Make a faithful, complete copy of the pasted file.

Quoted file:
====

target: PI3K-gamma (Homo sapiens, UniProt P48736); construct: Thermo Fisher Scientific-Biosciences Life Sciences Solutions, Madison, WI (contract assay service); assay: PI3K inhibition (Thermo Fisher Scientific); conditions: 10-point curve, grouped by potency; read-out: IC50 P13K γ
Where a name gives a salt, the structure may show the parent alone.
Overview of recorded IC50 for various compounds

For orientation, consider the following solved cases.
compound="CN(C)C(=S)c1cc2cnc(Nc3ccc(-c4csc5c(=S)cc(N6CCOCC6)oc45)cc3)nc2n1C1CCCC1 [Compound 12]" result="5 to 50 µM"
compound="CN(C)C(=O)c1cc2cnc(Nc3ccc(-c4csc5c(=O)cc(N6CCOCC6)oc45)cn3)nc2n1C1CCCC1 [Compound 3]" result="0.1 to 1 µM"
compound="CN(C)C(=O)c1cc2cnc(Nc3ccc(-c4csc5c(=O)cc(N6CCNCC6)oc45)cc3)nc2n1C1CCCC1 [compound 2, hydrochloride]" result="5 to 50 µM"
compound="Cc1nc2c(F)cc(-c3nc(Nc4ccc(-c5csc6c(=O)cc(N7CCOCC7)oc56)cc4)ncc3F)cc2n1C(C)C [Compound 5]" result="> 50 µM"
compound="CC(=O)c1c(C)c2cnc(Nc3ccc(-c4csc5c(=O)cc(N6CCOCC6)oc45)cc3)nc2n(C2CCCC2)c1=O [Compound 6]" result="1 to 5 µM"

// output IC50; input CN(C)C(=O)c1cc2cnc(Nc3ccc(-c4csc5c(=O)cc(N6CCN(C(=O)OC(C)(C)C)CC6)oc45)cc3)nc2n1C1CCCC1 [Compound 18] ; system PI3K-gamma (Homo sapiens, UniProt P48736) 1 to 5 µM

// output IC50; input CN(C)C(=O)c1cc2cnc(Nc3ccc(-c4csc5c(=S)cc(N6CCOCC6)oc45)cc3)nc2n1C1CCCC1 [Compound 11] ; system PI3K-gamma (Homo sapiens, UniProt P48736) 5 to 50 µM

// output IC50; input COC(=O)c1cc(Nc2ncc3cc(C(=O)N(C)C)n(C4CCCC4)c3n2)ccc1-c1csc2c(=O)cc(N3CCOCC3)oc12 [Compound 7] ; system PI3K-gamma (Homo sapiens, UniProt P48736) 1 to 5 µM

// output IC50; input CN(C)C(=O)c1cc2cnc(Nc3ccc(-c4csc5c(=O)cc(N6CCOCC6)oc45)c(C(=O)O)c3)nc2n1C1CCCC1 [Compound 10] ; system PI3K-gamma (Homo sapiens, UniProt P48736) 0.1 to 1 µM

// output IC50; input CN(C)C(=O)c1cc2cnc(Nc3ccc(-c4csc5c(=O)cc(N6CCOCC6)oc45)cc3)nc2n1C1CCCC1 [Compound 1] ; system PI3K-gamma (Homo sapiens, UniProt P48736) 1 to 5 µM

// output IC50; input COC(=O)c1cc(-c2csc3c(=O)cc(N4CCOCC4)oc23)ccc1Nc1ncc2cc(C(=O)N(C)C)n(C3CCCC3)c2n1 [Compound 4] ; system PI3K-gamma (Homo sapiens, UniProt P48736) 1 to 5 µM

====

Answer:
target: PI3K-gamma (Homo sapiens, UniProt P48736); construct: Thermo Fisher Scientific-Biosciences Life Sciences Solutions, Madison, WI (contract assay service); assay: PI3K inhibition (Thermo Fisher Scientific); conditions: 10-point curve, grouped by potency; read-out: IC50 P13K γ
Where a name gives a salt, the structure may show the parent alone.
Overview of recorded IC50 for various compounds

For orientation, consider the following solved cases.
compound="CN(C)C(=S)c1cc2cnc(Nc3ccc(-c4csc5c(=S)cc(N6CCOCC6)oc45)cc3)nc2n1C1CCCC1 [Compound 12]" result="5 to 50 µM"
compound="CN(C)C(=O)c1cc2cnc(Nc3ccc(-c4csc5c(=O)cc(N6CCOCC6)oc45)cn3)nc2n1C1CCCC1 [Compound 3]" result="0.1 to 1 µM"
compound="CN(C)C(=O)c1cc2cnc(Nc3ccc(-c4csc5c(=O)cc(N6CCNCC6)oc45)cc3)nc2n1C1CCCC1 [compound 2, hydrochloride]" result="5 to 50 µM"
compound="Cc1nc2c(F)cc(-c3nc(Nc4ccc(-c5csc6c(=O)cc(N7CCOCC7)oc56)cc4)ncc3F)cc2n1C(C)C [Compound 5]" result="> 50 µM"
compound="CC(=O)c1c(C)c2cnc(Nc3ccc(-c4csc5c(=O)cc(N6CCOCC6)oc45)cc3)nc2n(C2CCCC2)c1=O [Compound 6]" result="1 to 5 µM"

// output IC50; input CN(C)C(=O)c1cc2cnc(Nc3ccc(-c4csc5c(=O)cc(N6CCN(C(=O)OC(C)(C)C)CC6)oc45)cc3)nc2n1C1CCCC1 [Compound 18] ; system PI3K-gamma (Homo sapiens, UniProt P48736) 1 to 5 µM

// output IC50; input CN(C)C(=O)c1cc2cnc(Nc3ccc(-c4csc5c(=S)cc(N6CCOCC6)oc45)cc3)nc2n1C1CCCC1 [Compound 11] ; system PI3K-gamma (Homo sapiens, UniProt P48736) 5 to 50 µM

// output IC50; input COC(=O)c1cc(Nc2ncc3cc(C(=O)N(C)C)n(C4CCCC4)c3n2)ccc1-c1csc2c(=O)cc(N3CCOCC3)oc12 [Compound 7] ; system PI3K-gamma (Homo sapiens, UniProt P48736) 1 to 5 µM

// output IC50; input CN(C)C(=O)c1cc2cnc(Nc3ccc(-c4csc5c(=O)cc(N6CCOCC6)oc45)c(C(=O)O)c3)nc2n1C1CCCC1 [Compound 10] ; system PI3K-gamma (Homo sapiens, UniProt P48736) 0.1 to 1 µM

// output IC50; input CN(C)C(=O)c1cc2cnc(Nc3ccc(-c4csc5c(=O)cc(N6CCOCC6)oc45)cc3)nc2n1C1CCCC1 [Compound 1] ; system PI3K-gamma (Homo sapiens, UniProt P48736) 1 to 5 µM

// output IC50; input COC(=O)c1cc(-c2csc3c(=O)cc(N4CCOCC4)oc23)ccc1Nc1ncc2cc(C(=O)N(C)C)n(C3CCCC3)c2n1 [Compound 4] ; system PI3K-gamma (Homo sapiens, UniProt P48736) 1 to 5 µM